Scribe Rose of Pinot Noir 2020
After a long, cold fermentation in stainless steel, the wine is vibrant and bright - pale pink and alive in the bottle. It tastes of this place, a sensory passage to the Scribe farm.
Scribe Winery in Sonoma, California, produces vibrant, terroir-driven wines. The winery – founded in 2007 on a property that pioneered pre-prohibition Sonoma Valley winemaking – is managed by fourth-generation California farmers and brothers, Andrew and Adam Mariani.
Andrew and Adam believe that the best wines are a result of a healthy relationship between man and nature, and that a vineyard managed in harmony with the greater ecosystem results in more site-specific wines that represent a sense of time and place. When vinified with non-interventionist methods, the result is a distinct wine that faithfully reflects what the vineyard naturally expresses.
The vineyard they purchased is a storied pre-Prohibition site (that had reverted to a derelict turkey farm) nestled amongst some age-old California names like Buena Vista and Gundlach-Bundschu, on the Sonoma-side of Carneros.
Andrew and Adam immediately planted Pinot Noir and Chardonnay, understanding the natural affinity for those grapes to the area, but they embraced varieties historically connected to the original German-born, Champagne-producing vignerons that had planted St. Laurent, Riesling, and Sylvaner in the 1850’s.
Scribe manages to be new school without forsaking the old, and they don’t just farm their vineyards organically but embrace a philosophy they call “Forever Wild Farming” that considers how the vineyard and the winery (and its kitchen gardens) can coexist with, and within, the ecosystem as a whole.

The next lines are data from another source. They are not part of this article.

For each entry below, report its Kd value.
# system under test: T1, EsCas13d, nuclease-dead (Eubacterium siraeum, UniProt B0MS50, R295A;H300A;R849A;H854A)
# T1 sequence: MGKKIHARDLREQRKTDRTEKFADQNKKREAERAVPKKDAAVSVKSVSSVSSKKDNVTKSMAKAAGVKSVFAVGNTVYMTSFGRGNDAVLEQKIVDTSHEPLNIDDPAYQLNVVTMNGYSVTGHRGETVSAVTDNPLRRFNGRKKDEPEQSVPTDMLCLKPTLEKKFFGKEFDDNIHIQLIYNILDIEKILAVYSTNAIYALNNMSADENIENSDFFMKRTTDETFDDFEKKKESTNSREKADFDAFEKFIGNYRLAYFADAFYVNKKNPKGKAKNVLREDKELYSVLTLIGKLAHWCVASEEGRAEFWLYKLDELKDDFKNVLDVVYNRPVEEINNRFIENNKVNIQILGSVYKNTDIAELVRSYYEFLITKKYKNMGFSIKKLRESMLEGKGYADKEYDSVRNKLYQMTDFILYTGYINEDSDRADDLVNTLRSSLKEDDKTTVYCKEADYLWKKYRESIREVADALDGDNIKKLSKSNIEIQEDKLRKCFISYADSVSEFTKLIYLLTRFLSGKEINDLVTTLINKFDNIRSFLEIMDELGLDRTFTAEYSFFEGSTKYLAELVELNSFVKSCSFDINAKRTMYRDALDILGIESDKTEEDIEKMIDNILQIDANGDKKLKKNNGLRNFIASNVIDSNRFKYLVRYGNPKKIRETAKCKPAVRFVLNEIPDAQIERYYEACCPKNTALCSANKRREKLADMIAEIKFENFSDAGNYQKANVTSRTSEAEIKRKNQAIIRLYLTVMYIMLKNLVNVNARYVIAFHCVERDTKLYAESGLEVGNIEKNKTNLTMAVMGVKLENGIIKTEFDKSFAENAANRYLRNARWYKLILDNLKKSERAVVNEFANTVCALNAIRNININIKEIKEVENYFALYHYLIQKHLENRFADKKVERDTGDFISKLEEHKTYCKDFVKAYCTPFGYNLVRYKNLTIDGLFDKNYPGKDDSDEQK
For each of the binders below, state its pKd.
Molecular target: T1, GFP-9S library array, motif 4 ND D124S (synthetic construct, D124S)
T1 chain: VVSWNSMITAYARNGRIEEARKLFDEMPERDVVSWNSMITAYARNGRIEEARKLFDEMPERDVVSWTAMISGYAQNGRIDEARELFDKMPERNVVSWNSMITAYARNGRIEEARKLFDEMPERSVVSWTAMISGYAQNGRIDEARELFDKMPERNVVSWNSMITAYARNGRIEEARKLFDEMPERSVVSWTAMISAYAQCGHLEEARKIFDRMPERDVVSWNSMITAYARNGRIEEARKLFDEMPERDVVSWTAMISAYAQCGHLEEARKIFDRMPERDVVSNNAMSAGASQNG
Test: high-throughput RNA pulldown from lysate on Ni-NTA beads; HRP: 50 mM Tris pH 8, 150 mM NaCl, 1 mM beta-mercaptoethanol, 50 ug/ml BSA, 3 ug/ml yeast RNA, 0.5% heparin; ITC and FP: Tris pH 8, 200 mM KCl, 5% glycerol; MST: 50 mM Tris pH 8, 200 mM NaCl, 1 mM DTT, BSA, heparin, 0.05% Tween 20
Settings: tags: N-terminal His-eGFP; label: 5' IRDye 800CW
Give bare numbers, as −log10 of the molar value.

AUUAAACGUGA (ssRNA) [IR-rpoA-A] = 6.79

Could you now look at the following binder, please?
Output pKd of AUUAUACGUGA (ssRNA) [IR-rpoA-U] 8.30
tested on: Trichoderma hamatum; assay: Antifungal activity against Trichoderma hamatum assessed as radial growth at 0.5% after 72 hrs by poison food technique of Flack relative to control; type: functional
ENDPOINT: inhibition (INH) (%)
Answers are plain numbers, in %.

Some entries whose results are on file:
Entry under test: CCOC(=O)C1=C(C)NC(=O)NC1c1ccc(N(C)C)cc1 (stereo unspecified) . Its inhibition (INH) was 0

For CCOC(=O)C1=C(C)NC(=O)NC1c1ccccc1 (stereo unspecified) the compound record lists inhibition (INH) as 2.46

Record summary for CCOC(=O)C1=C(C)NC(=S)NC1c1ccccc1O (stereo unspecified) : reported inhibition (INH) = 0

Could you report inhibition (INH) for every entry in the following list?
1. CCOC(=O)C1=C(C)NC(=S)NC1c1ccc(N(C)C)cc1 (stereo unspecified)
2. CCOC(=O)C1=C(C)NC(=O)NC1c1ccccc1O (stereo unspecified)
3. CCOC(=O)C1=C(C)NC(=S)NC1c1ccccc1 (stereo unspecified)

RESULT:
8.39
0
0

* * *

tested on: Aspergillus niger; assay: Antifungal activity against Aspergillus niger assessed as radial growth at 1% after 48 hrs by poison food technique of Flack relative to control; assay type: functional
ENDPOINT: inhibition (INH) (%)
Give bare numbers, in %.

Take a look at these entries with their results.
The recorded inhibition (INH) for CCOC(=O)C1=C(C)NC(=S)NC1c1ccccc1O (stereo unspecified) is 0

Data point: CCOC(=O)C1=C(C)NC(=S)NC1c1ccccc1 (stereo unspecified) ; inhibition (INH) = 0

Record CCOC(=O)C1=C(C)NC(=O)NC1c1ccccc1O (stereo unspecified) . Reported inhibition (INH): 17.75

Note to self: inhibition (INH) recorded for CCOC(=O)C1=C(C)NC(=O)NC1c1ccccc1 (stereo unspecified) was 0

Home to a diverse array of smaller AVAs with varied microclimates and soil types, Sonoma County has something for every wine lover. Physically twice as large as Napa Valley, the region only produces about half the amount of wine but boasts both tremendous quality and variety. With its laid-back atmosphere and down-to-earth attitude, the wineries of Sonoma are appreciated by wine tourists for their friendliness and approachability. The entire county intends to become a 100% sustainable winegrowing region by 2019.
Grape varieties are carefully selected to reflect the best attributes of their sites—Dry Creek Valley’s consistent sunshine is ideal for Zinfandel, while the warm Alexander Valley is responsible for rich, voluptuous Cabernet Sauvignon. Chardonnay and Pinot Noir are important throughout the county, most notably in the cooler AVAs of Russian River, Sonoma Coast and Carneros. Sauvignon Blanc, Merlot and Syrah have also found a firm footing here.
Whether it’s playful and fun or savory and serious, most rosé today is not your grandmother’s White Zinfandel, though that category remains strong. Pink wine has recently become quite trendy, and this time around it’s commonly quite dry. Since the pigment in red wines comes from keeping fermenting juice in contact with the grape skins for an extended period, it follows that a pink wine can be made using just a brief period of skin contact—usually just a couple of days. The resulting color depends on grape variety and winemaking style, ranging from pale salmon to deep magenta.